Every spring and every autumn, regular as clockwork, my wife Kate's eyes turn red, swollen, watery and itchy. Very irritating.
Not to mention that it puts her out of action for pretty much any outdoor activity until she can get the allergies under control using anti-allergy pills.
Like many older people, Kate has developed year-round allergies as she has grown older. Until her 40s, she was allergy free. Then, for a number of years, her eyes bothered her only during the seasonal allergy months, from spring till late autumn. Now they are a year-round problem.
Johns Hopkins University's Web site on vision provides an answer to what is bothering many allergy sufferers: It's called "allergic conjunctivitis" and is described as "a common cause of red, itchy eyes. Although allergies are best known for causing nasal symptoms, they also can be irritating to the eyes.
"In allergic conjunctivitis, the affected part of the eye is the conjunctiva, the thin elastic tissue that covers the white of the eye and lines the inside of the eyelid," the Johns Hopkins site says. Reading, for example, can be painful.
At its worst, allergic conjunctivitis symptoms mock upper respiratory infections with upper body congestion and drippy eyes and nose. It also causes people to feel tired and unable to carry out their normal daily functions.
There are two ways to battle allergic conjunctivitis. You can do nothing and just wait until the season is over or you can fight it.
Here are some suggestions if you want to take the problem on:
If possible, try to avoid the pollen and irritants that bother you. This means keeping windows closed during the height of the allergy season. It also means using your air conditioner regularly even though it may not be that hot outside. Air conditioning filters out pollen from the air in your home. A dehumidifier helps some people too.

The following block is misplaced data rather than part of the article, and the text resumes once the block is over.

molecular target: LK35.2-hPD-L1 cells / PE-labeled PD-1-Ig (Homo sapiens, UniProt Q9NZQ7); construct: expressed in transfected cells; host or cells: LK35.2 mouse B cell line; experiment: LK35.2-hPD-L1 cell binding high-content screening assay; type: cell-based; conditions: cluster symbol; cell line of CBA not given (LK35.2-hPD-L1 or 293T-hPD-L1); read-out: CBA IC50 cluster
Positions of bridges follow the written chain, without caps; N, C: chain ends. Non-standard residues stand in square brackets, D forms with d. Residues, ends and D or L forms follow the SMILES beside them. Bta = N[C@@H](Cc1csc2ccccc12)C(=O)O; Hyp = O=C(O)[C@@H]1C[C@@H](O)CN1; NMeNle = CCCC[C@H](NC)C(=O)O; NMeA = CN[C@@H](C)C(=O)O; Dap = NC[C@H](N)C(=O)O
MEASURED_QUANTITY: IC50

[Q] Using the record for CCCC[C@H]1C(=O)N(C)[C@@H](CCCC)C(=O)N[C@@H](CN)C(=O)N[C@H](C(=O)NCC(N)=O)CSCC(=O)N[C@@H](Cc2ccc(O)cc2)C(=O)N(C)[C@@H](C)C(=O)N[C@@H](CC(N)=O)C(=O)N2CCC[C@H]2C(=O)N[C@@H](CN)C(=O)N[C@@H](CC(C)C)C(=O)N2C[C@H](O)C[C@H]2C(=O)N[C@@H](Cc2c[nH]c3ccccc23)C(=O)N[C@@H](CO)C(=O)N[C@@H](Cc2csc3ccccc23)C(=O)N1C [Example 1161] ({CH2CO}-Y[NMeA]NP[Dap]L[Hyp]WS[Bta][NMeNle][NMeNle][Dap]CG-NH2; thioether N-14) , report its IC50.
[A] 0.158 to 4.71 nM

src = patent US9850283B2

If you have cats or dogs, make sure to brush and bath them regularly. This reduces the amount of dander indoors that can irritate allergies. You also might consider keeping pets out of your bedroom altogether.
WebMD online says it's helpful to keep track of when your allergies are worst: what time of day, what you are doing and where you are. If you can narrow it down to a particular time and place, you can avoid doing your outdoors work or exercising then. Summer is a good time to work out in a gym or at the YMCA.
Control is often a balancing act for allergic conjunctivitis sufferers. Along with heeding the regimen described above, it's often necessary to take added steps.
The Johns Hopkins Web site has several suggestions. One of them is to apply cold compresses to your eyes when symptoms first appear. This helps control the reaction in the short term.
Hopkins also offers suggestions about types of medications that are specifically for allergic conjunctivitis, observing that medications are "a mainstay to control conjunctivitis." Your pharmacist can help you find the correct eye drops for you.
Here are some things to consider:
- Antihistamine eye drops to control acute redness and itching.
- Oral antihistamine medication to reduce itching.
- Vasoconstrictors for short-term treatment of redness and swelling.
- Nonsteroidal anti-inflammatory eye drops reduce symptoms in some people.
- Mast-cell inhibiters treat several symptoms including itching, swelling and watery eyes.
Johns Hopkins also says that doctors will prescribe corticosteroid eye drops only for severe cases and only for a short time. That's because of the risk of side effects such as cataracts and elevated eye pressure that may lead to glaucoma.
E-mail Joe Volz at firstname.lastname@example.org or write to 2528 Five Shillings Road, Frederick, MD 21701.
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